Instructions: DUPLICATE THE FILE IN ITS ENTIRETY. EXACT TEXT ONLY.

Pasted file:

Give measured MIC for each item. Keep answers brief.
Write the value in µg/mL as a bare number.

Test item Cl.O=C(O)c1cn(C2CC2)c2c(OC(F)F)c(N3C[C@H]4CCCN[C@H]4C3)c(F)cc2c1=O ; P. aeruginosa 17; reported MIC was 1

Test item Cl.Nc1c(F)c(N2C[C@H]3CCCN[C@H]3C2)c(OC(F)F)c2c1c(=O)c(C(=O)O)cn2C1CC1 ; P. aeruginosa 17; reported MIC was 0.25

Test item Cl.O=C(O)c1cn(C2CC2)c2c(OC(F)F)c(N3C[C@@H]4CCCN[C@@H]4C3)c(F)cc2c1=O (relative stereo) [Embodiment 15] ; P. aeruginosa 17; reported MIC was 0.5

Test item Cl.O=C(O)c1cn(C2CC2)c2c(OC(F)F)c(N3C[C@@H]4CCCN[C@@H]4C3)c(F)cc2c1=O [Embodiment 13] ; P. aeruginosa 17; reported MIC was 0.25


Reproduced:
Give measured MIC for each item. Keep answers brief.
Write the value in µg/mL as a bare number.

Test item Cl.O=C(O)c1cn(C2CC2)c2c(OC(F)F)c(N3C[C@H]4CCCN[C@H]4C3)c(F)cc2c1=O ; P. aeruginosa 17; reported MIC was 1

Test item Cl.Nc1c(F)c(N2C[C@H]3CCCN[C@H]3C2)c(OC(F)F)c2c1c(=O)c(C(=O)O)cn2C1CC1 ; P. aeruginosa 17; reported MIC was 0.25

Test item Cl.O=C(O)c1cn(C2CC2)c2c(OC(F)F)c(N3C[C@@H]4CCCN[C@@H]4C3)c(F)cc2c1=O (relative stereo) [Embodiment 15] ; P. aeruginosa 17; reported MIC was 0.5

Test item Cl.O=C(O)c1cn(C2CC2)c2c(OC(F)F)c(N3C[C@@H]4CCCN[C@@H]4C3)c(F)cc2c1=O [Embodiment 13] ; P. aeruginosa 17; reported MIC was 0.25